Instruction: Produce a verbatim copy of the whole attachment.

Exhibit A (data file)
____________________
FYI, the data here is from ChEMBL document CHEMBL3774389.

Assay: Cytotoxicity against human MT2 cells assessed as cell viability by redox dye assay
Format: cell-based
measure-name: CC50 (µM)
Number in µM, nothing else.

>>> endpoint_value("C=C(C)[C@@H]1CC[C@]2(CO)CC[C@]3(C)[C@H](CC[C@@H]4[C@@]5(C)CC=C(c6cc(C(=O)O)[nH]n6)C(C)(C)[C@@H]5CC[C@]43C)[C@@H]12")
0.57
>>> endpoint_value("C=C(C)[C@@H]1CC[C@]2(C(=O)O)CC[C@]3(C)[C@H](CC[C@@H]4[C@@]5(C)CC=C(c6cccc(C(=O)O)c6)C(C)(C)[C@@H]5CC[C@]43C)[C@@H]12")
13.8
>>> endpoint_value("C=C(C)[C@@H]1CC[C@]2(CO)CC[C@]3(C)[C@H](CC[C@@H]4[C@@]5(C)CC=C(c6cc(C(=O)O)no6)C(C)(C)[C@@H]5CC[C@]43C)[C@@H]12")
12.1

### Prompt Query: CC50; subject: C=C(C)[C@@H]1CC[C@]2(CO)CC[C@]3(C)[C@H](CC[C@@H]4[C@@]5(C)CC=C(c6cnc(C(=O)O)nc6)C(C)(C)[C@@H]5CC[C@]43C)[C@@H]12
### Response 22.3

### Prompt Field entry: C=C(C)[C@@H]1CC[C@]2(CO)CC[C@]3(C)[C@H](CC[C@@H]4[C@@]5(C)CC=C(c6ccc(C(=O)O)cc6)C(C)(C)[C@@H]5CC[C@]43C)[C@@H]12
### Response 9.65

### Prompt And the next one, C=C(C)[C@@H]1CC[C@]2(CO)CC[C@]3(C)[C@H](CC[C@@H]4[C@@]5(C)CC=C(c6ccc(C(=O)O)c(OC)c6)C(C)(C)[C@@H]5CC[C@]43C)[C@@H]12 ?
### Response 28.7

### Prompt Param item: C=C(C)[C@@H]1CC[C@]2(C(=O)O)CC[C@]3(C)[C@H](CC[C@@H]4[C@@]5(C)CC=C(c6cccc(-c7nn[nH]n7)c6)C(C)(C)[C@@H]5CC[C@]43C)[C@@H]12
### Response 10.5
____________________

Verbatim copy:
FYI, the data here is from ChEMBL document CHEMBL3774389.

Assay: Cytotoxicity against human MT2 cells assessed as cell viability by redox dye assay
Format: cell-based
measure-name: CC50 (µM)
Number in µM, nothing else.

>>> endpoint_value("C=C(C)[C@@H]1CC[C@]2(CO)CC[C@]3(C)[C@H](CC[C@@H]4[C@@]5(C)CC=C(c6cc(C(=O)O)[nH]n6)C(C)(C)[C@@H]5CC[C@]43C)[C@@H]12")
0.57
>>> endpoint_value("C=C(C)[C@@H]1CC[C@]2(C(=O)O)CC[C@]3(C)[C@H](CC[C@@H]4[C@@]5(C)CC=C(c6cccc(C(=O)O)c6)C(C)(C)[C@@H]5CC[C@]43C)[C@@H]12")
13.8
>>> endpoint_value("C=C(C)[C@@H]1CC[C@]2(CO)CC[C@]3(C)[C@H](CC[C@@H]4[C@@]5(C)CC=C(c6cc(C(=O)O)no6)C(C)(C)[C@@H]5CC[C@]43C)[C@@H]12")
12.1

### Prompt Query: CC50; subject: C=C(C)[C@@H]1CC[C@]2(CO)CC[C@]3(C)[C@H](CC[C@@H]4[C@@]5(C)CC=C(c6cnc(C(=O)O)nc6)C(C)(C)[C@@H]5CC[C@]43C)[C@@H]12
### Response 22.3

### Prompt Field entry: C=C(C)[C@@H]1CC[C@]2(CO)CC[C@]3(C)[C@H](CC[C@@H]4[C@@]5(C)CC=C(c6ccc(C(=O)O)cc6)C(C)(C)[C@@H]5CC[C@]43C)[C@@H]12
### Response 9.65

### Prompt And the next one, C=C(C)[C@@H]1CC[C@]2(CO)CC[C@]3(C)[C@H](CC[C@@H]4[C@@]5(C)CC=C(c6ccc(C(=O)O)c(OC)c6)C(C)(C)[C@@H]5CC[C@]43C)[C@@H]12 ?
### Response 28.7

### Prompt Param item: C=C(C)[C@@H]1CC[C@]2(C(=O)O)CC[C@]3(C)[C@H](CC[C@@H]4[C@@]5(C)CC=C(c6cccc(-c7nn[nH]n7)c6)C(C)(C)[C@@H]5CC[C@]43C)[C@@H]12
### Response 10.5